After long debates the International Monetary Fund approved a 4-year $17.5 billion loan program for Ukraine, including an immediate $5 billion disbursement. Then the European Commission offered a 1, 8 billion euro aid package to be given out in three trenches. The United States is to provide a $2 billion package too. The total amount of foreign aid is gradually increasing to $40 billion. The country’s GDP is around $373 billion (PPP). Ukraine has plunged deep into debt; the debt-to-GDP ratio is growing while the foreign aid has failed to restore economy. It all goes into a black hole. No turn for the better is in sight.
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The system which has been established in Ukraine during the recent 23 years is called kleptocracy. It permeates the whole Ukrainian society from transport police to courts, from public utilities to state procurement. The 2014 coup made the situation worse. In 2014's Transparency International Corruption Perception Index was ranked 142nd out of the 175 countries investigated. It is placed near to Uganda, the Comoros, the Central African Republic, Cameroon, Nigeria and Papua – New Guinea. According to foreign investors the share of shade economy is 60 %. Alexander Okhrimenko, President of the Ukrainian Analytical Centre, one of leading Ukrainian experts, believes that the situation has greatly deteriorated. Graft is ubiquitous. Embezzlement accounts for up to 75% of military procurement. Raids have become routine. Officials take money for changing the names of registered property owners. Such impertinent behavior had been unthinkable before. Just a few minutes at the computer is enough to steal a company. That’s what makes foreign investors scared away. According to the Organisation for Economic Co-operation and Development, 57% cases of corruption fall on state procurement.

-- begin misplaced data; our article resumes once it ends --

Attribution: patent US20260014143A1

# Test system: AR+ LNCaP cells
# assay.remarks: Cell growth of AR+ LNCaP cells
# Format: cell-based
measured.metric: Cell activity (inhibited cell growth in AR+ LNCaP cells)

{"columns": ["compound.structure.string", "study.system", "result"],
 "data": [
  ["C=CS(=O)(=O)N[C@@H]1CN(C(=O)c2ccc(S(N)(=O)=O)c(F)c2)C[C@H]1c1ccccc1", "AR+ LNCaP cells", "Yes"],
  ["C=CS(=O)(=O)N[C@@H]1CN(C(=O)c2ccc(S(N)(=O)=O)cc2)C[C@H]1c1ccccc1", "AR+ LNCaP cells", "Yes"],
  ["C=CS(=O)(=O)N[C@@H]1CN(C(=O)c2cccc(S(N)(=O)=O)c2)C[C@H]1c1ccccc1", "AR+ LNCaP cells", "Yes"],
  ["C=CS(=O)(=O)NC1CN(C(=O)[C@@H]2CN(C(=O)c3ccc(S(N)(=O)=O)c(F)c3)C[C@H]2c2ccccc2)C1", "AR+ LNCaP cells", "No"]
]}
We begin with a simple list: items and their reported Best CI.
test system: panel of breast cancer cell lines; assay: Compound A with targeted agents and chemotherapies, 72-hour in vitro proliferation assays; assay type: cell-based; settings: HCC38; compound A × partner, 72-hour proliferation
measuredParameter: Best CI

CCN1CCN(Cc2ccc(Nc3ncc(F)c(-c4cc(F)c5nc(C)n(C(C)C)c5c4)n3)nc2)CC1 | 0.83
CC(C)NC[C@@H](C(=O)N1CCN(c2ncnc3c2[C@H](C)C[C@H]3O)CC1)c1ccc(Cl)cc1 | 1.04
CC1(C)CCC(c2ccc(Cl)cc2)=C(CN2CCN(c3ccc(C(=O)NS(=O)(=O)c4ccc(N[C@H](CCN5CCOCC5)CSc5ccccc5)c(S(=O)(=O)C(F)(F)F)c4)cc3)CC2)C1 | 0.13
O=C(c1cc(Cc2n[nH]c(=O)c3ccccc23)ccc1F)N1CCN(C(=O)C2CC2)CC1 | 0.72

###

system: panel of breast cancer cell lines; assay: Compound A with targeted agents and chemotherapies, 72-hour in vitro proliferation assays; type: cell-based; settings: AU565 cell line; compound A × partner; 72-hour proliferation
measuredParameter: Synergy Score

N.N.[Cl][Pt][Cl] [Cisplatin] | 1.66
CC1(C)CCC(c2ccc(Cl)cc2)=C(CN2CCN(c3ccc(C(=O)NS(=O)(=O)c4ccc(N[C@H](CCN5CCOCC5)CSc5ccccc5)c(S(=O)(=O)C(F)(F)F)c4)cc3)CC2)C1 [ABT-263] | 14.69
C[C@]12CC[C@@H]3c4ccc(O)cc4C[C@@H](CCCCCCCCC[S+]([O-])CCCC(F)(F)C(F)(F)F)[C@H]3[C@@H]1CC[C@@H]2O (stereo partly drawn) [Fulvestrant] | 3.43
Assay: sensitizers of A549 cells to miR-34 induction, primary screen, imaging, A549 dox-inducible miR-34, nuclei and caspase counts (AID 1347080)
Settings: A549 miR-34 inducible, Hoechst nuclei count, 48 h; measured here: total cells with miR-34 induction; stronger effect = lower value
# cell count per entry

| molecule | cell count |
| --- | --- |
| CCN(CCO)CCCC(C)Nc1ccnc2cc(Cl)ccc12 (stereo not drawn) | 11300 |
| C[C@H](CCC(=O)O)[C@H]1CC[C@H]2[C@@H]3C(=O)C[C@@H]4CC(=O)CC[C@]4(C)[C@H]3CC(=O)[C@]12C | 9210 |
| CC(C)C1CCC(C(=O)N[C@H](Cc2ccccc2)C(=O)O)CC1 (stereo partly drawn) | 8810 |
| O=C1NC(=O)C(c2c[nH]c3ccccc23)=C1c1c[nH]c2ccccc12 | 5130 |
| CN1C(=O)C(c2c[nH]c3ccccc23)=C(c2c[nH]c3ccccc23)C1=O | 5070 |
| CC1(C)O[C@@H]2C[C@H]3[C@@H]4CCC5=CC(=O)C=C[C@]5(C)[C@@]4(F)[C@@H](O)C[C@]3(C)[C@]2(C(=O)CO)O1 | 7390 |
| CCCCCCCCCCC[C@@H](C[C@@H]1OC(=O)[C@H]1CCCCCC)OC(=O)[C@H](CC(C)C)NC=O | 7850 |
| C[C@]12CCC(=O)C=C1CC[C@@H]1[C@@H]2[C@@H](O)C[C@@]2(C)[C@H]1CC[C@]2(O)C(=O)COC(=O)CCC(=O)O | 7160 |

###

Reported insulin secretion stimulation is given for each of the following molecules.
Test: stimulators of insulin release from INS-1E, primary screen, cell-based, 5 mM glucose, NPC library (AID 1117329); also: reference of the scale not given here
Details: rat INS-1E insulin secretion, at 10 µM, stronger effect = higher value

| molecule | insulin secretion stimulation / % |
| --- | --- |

According to Ernst & Young, 2, 7 thousand companies’ leaders from 59 countries, including 60% of Ukrainian businessmen, admit that corruption is rampant in Ukraine.
No matter Kiev says it is «waging a sacred war to defend Europe and the whole free world», graft and embezzlement spreads on military too. Internet shops openly sell foreign ratios and bullet-proof vests. Those, who can afford giving bribes, easily avoid conscription. Aleksandr Lapko, a senior specialist-assistant in the NATO Liaison Office in Ukraine, says, «I care deeply about my country and I want to defend it. But I was facing a dilemma: Should I go to war knowing that I will have to pay more than $2,000 out of my own pocket to get the military equipment that could save my life because official corruption has left the Ministry of Defense without enough adequate supplies to issue to new recruits? Or should I pay a $2,000 bribe to obtain papers falsely testifying that I am medically unfit and should thus be taken off the conscript list?»
US economist Richard W. Rahn does not believe the dire economic plight of the country is explained by high expenses for war. Ukraine does not spend more than 1% of GDP for military needs. According to Rahn, «Much of the Ukrainian budget appears to have been spent on various vote-buying schemes and old-fashioned graft». He thinks the new financial aid package will go down the drain without economic reforms. Well-known Ukrainian economist O. Soskin says the same thing. He believes that the money provided by International Monetary Fund will be distributed between the leading financial groups led by P. Poroshenko, I. Kolomoisky, A. Turchinov and other people representing the powers that be. Last year, 55% of IMF tranche went to the government and 45% – to the National Bank. True and tried schemes of money laundering will be used; internal state bonds issued and private banks that belong to Poroshenko, Kolomoisky and Yatsenyuk-Turchinov group will get credits on favorable terms.